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Inky Question For Ef Nib Users


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128 replies to this topic

#121 85AKbN

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Posted 20 March 2020 - 08:59

These videos helped me on the nib differences.

 

 


Edited by 85AKbN, 20 March 2020 - 09:00.


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#122 85AKbN

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Posted 20 March 2020 - 09:00

one more

 



#123 Misfit

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Posted 20 March 2020 - 21:29

Question for those who use EF nibs more often. Have you seen some line variation with your EF nibs? It seems the Graf von Faber-Castell Grip 2010 pen I have with an EF nib does show some, especially in looping tail letters. The Caran d’Ache 849 does that too, but the GvFC seems more pleasant to write with.
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#124 A Smug Dill

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Posted 20 March 2020 - 23:37

Question for those who use EF nibs more often. Have you seen some line variation with your EF nibs?

 

 

Yes, of course. However, line width is an attribute measured on a continuous scale, so if the individual thinks of line variation as a boolean attribute (i.e. yes-or-no, there is or there isn't, with no middle ground), then he/she will be (consciously or unconsciously) applying threshold criteria based on absolute (e.g. >0.2mm between the narrowest and the widest parts of a pen stroke) or relative (e.g. >50%) difference. Then there's the matter of whether the line variation is controllable; the upending tails of minuscules 'g' and 'y' may be very narrow and sharp, but that doesn't mean the user of the pen can achieve the same thin hairlines in parts of other majuscules and minuscules when he/she so desires.


As always:  1. Implicit in everything and every instance I write on FPN is the invitation for you to judge me as a peer in the community. I think it's only due respect to take each other's written word in online discussion seriously and apply critical judgment.  2. I do not presume to judge for you what is right, correct or valid. If I make a claim, or refute a statement in a thread, and link to references and other information in support, I beseech you to review and consider those, and judge for yourself. I may be wrong. My position or say-so carries no more weight than anyone else's here, and external parties can speak for themselves with what they have published.  3. I endeavour to be frank and truthful in what I write, show or otherwise present when I relate my first-hand experiences that are not independently verifiable. If it is something you can test for yourself and see the results, I entreat you to do so.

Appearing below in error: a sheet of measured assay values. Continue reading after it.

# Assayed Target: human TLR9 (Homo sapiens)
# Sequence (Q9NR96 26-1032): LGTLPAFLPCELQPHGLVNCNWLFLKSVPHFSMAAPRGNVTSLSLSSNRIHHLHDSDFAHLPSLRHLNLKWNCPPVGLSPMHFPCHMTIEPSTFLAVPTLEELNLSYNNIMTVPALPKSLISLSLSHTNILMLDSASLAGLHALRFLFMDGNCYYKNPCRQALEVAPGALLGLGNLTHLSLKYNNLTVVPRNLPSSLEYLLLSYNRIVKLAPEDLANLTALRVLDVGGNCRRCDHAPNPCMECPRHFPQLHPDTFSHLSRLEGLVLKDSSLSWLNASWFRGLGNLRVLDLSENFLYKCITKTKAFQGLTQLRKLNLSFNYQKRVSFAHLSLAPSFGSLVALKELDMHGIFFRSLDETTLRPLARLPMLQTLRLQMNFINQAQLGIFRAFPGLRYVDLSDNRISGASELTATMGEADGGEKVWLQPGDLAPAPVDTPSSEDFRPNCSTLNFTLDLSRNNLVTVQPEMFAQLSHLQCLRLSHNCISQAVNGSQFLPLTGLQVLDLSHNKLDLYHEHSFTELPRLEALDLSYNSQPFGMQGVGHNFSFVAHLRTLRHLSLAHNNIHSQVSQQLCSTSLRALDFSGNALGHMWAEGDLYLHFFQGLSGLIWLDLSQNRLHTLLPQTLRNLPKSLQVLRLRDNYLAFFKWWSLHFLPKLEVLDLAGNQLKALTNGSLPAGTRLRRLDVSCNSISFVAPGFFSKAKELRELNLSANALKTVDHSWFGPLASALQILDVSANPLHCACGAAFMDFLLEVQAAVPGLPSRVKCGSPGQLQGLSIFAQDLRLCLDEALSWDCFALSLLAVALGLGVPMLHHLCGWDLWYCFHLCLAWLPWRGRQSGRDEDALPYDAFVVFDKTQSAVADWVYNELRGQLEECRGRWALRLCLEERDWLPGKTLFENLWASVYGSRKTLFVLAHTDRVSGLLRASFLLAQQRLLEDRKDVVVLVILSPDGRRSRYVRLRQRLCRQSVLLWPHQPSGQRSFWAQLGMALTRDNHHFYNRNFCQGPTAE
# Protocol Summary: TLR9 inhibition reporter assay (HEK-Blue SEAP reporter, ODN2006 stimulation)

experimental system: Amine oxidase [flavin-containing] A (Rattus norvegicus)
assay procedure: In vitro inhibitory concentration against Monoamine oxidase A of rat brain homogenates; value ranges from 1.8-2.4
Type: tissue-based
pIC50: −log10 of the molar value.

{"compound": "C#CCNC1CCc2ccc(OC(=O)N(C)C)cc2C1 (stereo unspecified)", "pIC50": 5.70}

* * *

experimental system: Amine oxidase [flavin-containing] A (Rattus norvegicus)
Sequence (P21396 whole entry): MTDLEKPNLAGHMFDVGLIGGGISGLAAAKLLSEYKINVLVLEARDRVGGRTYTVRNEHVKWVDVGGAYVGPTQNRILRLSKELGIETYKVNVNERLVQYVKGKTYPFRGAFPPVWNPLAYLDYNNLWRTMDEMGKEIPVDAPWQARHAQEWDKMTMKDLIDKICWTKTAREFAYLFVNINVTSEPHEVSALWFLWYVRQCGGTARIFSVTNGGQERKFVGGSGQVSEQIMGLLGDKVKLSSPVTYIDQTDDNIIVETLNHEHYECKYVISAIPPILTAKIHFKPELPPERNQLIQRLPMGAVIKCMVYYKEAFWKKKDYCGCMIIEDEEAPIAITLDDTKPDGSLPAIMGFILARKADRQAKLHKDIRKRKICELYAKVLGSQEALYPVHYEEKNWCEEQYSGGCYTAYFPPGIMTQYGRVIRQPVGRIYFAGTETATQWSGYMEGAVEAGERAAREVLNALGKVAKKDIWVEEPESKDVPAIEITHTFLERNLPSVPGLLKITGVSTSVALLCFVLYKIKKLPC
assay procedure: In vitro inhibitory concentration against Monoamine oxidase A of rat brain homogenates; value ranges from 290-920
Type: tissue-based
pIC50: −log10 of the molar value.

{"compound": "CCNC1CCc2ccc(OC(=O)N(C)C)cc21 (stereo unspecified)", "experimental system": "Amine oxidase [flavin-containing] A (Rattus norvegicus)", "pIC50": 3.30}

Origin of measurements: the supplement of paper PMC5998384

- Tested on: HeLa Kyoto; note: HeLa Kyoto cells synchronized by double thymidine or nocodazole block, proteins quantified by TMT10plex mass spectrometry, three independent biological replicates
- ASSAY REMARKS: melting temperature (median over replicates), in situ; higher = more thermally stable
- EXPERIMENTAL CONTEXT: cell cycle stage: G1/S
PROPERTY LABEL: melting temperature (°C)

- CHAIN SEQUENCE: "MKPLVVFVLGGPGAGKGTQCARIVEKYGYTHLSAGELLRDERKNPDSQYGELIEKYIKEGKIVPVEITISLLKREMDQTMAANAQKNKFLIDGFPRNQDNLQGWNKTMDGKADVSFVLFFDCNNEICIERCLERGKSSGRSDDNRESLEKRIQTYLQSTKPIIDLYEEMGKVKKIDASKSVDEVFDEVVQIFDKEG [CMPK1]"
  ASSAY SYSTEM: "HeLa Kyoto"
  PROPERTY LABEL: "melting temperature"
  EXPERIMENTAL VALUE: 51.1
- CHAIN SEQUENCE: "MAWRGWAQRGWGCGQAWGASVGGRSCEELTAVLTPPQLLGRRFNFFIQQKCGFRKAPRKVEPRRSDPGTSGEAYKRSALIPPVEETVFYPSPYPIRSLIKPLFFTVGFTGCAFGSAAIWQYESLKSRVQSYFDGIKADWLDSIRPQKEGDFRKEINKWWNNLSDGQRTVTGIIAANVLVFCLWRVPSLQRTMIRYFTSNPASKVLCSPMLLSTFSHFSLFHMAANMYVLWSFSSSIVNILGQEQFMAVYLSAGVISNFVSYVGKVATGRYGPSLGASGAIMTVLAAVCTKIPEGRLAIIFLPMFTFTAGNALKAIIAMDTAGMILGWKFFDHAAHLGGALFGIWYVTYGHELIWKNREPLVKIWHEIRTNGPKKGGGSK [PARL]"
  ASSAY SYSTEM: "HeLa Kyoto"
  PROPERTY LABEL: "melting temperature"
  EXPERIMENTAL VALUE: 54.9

#125 Intensity

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Posted 20 March 2020 - 23:59

Very easily with some nibs and inks.  Seeing plenty of line variation with my new Pilot Vanishing Point EF nib.  Pressure is a factor.  Pressing more or less into paper will result in different line width.  This works best with moderate to dry inks.


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#126 SchaumburgSwan

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Posted 21 March 2020 - 03:00

Very easily with some nibs and inks.  Seeing plenty of line variation with my new Pilot Vanishing Point EF nib.  Pressure is a factor.  Pressing more or less into paper will result in different line width.  This works best with moderate to dry inks.

 

+1

 

This works surprisingly well when writing with some kind of "flex rhythm". More pressure on downstrokes, otherwise a light hand.